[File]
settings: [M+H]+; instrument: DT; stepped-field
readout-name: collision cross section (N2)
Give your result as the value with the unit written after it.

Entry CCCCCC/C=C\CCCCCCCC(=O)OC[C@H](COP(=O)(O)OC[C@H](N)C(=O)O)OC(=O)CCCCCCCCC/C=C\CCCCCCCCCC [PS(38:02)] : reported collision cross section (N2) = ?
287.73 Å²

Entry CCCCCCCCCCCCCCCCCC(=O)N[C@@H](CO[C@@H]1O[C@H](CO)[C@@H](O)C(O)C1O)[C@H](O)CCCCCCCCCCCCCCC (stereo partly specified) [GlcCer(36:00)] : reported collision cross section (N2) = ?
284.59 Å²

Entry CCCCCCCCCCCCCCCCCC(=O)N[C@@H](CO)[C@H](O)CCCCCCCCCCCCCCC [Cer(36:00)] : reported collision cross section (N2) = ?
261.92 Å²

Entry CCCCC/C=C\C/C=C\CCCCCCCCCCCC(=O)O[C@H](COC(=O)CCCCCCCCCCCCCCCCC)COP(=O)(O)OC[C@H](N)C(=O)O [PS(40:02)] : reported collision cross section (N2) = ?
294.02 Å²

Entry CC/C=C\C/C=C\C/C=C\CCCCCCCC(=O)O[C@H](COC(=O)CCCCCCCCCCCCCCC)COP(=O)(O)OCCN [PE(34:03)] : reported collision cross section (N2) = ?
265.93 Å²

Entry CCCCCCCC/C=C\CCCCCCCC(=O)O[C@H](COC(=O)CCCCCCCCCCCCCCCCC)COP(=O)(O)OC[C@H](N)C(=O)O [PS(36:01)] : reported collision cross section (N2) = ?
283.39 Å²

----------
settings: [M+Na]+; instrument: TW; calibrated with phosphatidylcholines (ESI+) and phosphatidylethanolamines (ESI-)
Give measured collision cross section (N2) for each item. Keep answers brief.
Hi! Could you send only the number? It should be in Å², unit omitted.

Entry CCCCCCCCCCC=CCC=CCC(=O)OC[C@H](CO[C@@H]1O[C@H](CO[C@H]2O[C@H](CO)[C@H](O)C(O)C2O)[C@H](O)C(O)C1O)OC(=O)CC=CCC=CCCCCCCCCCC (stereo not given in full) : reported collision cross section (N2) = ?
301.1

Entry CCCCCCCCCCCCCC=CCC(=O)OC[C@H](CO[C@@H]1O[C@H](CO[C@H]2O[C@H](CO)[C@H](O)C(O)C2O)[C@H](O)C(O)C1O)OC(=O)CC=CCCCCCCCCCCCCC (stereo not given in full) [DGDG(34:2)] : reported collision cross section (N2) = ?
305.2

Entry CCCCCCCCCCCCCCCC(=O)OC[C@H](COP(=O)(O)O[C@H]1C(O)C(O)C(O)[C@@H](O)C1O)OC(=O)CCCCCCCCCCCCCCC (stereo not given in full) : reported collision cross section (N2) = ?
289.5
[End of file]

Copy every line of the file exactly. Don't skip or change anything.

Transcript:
settings: [M+H]+; instrument: DT; stepped-field
readout-name: collision cross section (N2)
Give your result as the value with the unit written after it.

Entry CCCCCC/C=C\CCCCCCCC(=O)OC[C@H](COP(=O)(O)OC[C@H](N)C(=O)O)OC(=O)CCCCCCCCC/C=C\CCCCCCCCCC [PS(38:02)] : reported collision cross section (N2) = ?
287.73 Å²

Entry CCCCCCCCCCCCCCCCCC(=O)N[C@@H](CO[C@@H]1O[C@H](CO)[C@@H](O)C(O)C1O)[C@H](O)CCCCCCCCCCCCCCC (stereo partly specified) [GlcCer(36:00)] : reported collision cross section (N2) = ?
284.59 Å²

Entry CCCCCCCCCCCCCCCCCC(=O)N[C@@H](CO)[C@H](O)CCCCCCCCCCCCCCC [Cer(36:00)] : reported collision cross section (N2) = ?
261.92 Å²

Entry CCCCC/C=C\C/C=C\CCCCCCCCCCCC(=O)O[C@H](COC(=O)CCCCCCCCCCCCCCCCC)COP(=O)(O)OC[C@H](N)C(=O)O [PS(40:02)] : reported collision cross section (N2) = ?
294.02 Å²

Entry CC/C=C\C/C=C\C/C=C\CCCCCCCC(=O)O[C@H](COC(=O)CCCCCCCCCCCCCCC)COP(=O)(O)OCCN [PE(34:03)] : reported collision cross section (N2) = ?
265.93 Å²

Entry CCCCCCCC/C=C\CCCCCCCC(=O)O[C@H](COC(=O)CCCCCCCCCCCCCCCCC)COP(=O)(O)OC[C@H](N)C(=O)O [PS(36:01)] : reported collision cross section (N2) = ?
283.39 Å²

----------
settings: [M+Na]+; instrument: TW; calibrated with phosphatidylcholines (ESI+) and phosphatidylethanolamines (ESI-)
Give measured collision cross section (N2) for each item. Keep answers brief.
Hi! Could you send only the number? It should be in Å², unit omitted.

Entry CCCCCCCCCCC=CCC=CCC(=O)OC[C@H](CO[C@@H]1O[C@H](CO[C@H]2O[C@H](CO)[C@H](O)C(O)C2O)[C@H](O)C(O)C1O)OC(=O)CC=CCC=CCCCCCCCCCC (stereo not given in full) : reported collision cross section (N2) = ?
301.1

Entry CCCCCCCCCCCCCC=CCC(=O)OC[C@H](CO[C@@H]1O[C@H](CO[C@H]2O[C@H](CO)[C@H](O)C(O)C2O)[C@H](O)C(O)C1O)OC(=O)CC=CCCCCCCCCCCCCC (stereo not given in full) [DGDG(34:2)] : reported collision cross section (N2) = ?
305.2

Entry CCCCCCCCCCCCCCCC(=O)OC[C@H](COP(=O)(O)O[C@H]1C(O)C(O)C(O)[C@@H](O)C1O)OC(=O)CCCCCCCCCCCCCCC (stereo not given in full) : reported collision cross section (N2) = ?
289.5